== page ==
Militarily, taking Kherson would pull this entire chunk of territory out of the war, allowing Ukraine to reposition forces in Zaporizhzhia oblast:
It would further cut off a major supply route from Crimea, leaving Russians between Nova Kakhovka and Melitopol reliant on a single route from Crimea (which Ukraine will sever) and from a single rail line from the east which Ukraine can cut at Tokmak.
Taking Kherson would crush Putin’s grand delusions about Novorossiya (New Russia) stripping Ukraine of its entire Black Sea coast (and thus its main economic connection to the world). Crimea itself would be in danger of once again losing its water supply at Nova Kakhovka.
Ukraine would earn the ultimate propaganda victory, one that might break Russian support for the war. Arestovych noted that “Russian public opinions are going insane, seems like everyone got permission to write bad news.” Pro-Russian military bloggers are certainly voicing fierce criticisms of the war effort, and are themselves mocking Russian claims of “diversions” and “good will gestures” to explain away humiliating retreats.
“The first Ukrainian victory will be hard, but when it happens (and it will happen), the fall of Russia will be terrible,” Arestovych further predicted. “All Russian [morale] holds on them being able to exert pressure, when it stops, Russians would start questioning – why did we lost 50k solders, if land can be lost like that?”
Russia’s is gasping out a few last efforts in Donbas, but they are struggling to take small hamlets en route to more heavily fortified towns and cities. It won’t be long before their efforts “culminate,” that is, they run out of energy for offensive operations and dig in to defend what they’ve taken.
Russia’s best bet is to hunker down, defend their territory at all cost, and then sue for “peace,” a cease-fire that would lock their gains indefinitely into place. Then they’d hope for one of two things—Ukraine’s own counteroffensive efforts sputter, and both sides stalemate, exhausted and depleted, or Russia holds out into the winter when energy extortion might push skittish Europeans to demand a cease fire. Don’t blame the Europeans, we saw here how people lost their minds over a trip of cloth. Heck, Republicans are hoping that $5 gas is enough to win them the midterm elections. We are not a resilient people.
As for Ukraine, it has already functionally surrounded Kherson. It’s now a matter of how much punishment the Russian garrison will suffer before waving the white flag.
The last couple of days I’ve been trying to determine the status of Pasika, a small settlement in the Izyum approach toward Sloviansk. The town is adjacent to an important pontoon river crossing—now gone—that was supplying attacks on Bohorodychne.
There is nothing particularly strategic about either Pasika or Bohorodynche (which has a story I will get around to telling someday soon). It is interesting mostly because of rumors that the Russian garrison at the river crossing looted the two towns opposite the river and hightailed it out of there. But there have been conflicting reports, including from Ukrainian General Staff, over what’s going on, so I’m still looking for closure. Yesterday’s General Staff reports (morning and evening) didn’t mention any of those towns for the first time in a while, so that wasn’t helpful.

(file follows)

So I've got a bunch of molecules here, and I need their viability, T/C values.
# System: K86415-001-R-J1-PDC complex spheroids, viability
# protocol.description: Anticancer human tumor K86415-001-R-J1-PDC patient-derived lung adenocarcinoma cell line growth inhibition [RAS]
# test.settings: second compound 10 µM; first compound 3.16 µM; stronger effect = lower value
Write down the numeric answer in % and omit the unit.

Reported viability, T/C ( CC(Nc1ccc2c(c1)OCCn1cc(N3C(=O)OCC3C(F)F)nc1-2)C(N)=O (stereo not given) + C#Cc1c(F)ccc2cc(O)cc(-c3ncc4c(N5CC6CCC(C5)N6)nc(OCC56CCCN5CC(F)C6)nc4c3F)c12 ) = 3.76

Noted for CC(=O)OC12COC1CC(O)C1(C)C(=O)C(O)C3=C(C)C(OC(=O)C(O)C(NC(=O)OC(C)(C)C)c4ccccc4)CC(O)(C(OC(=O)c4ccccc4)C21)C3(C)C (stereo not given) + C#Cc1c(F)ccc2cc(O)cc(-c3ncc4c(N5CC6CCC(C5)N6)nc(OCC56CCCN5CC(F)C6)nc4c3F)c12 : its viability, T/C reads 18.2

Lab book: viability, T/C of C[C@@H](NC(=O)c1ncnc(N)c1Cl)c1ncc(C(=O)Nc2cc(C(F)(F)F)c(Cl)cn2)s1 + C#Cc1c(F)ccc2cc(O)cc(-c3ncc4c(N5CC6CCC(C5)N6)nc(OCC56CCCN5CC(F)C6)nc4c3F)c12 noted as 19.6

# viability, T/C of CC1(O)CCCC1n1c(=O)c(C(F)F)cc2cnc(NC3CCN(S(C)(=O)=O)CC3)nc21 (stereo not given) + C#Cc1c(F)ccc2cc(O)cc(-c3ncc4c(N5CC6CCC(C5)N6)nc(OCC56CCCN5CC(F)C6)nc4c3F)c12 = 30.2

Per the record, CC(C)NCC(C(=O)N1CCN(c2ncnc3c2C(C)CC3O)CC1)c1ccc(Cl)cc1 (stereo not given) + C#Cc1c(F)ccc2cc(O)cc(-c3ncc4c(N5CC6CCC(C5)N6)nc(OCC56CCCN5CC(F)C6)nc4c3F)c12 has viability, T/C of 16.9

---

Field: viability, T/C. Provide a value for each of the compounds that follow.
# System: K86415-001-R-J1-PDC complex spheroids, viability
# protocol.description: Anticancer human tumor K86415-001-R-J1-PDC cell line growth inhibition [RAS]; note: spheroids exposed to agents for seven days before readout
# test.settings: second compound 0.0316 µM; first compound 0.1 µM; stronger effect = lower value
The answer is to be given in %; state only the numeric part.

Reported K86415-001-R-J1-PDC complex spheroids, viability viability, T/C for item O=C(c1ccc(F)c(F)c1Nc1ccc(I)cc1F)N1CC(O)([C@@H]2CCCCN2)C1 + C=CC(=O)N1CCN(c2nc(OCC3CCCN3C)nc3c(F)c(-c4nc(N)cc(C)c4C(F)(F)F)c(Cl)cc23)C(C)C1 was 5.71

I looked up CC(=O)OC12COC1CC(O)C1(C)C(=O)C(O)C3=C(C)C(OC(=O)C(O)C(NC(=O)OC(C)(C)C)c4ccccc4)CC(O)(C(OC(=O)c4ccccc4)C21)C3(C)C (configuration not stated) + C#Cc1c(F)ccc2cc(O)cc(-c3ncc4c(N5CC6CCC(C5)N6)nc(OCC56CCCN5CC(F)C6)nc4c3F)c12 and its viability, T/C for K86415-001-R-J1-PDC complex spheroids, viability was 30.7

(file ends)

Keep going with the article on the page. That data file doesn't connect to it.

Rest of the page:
The OSINT (Open Source Intelligence) crowd is similarly confused. DefMon made his call:
Bohorodychne wasn’t quite fully occupied—Russians had the heights on one side, Ukraine had the heights on the other side. I really need to write the story of that town. It’s as great a story as Dovhen’ke. But regardless, seems clear that if the status of Pasika is contested, then all of Bohorodychne is likely cleansed of its Russian presence.
This isn’t as exciting a conclusion as “Russians are fleeing their posts,” or “Russians are being pulled from Izyum to support other fronts.” But it’s militarily the best possible outcome. We want Russians strung out and weak everywhere. Every Russian stuck in Izyum, on a front that hasn’t moved in 2-3 months, is a Russian that isn’t moving forward in Donbas, or reinforcing Kherson defenses (or those of Nova Kakhovka, Melitopol, etc).
But wait … what’s this?
This is four updates in a row in which I used photos of female Ukrainian soldiers to illustrate the update, while taking care not to gender the caption. Ukraine claims around 40,000 women bravely serving in combat roles in the war effort, and I want the focus on their service.
I find it particularly salient given American conservative hostility toward women serving in our military. People like Ted Cruz praising the supposed manliness of the Russian army, while claiming ours is weak because of “woke culture.” Ukraine puts that bullshit to bed, not just with the women serving in its ranks, but with gay soldiers very publicly sewing unicorn patches on their uniforms to denote their pride.
To hell with any conservatives who impugn anyone’s service as somehow less effective or honorable than white straight men.
More and more evidence suggests major Russian shifts toward Kherson.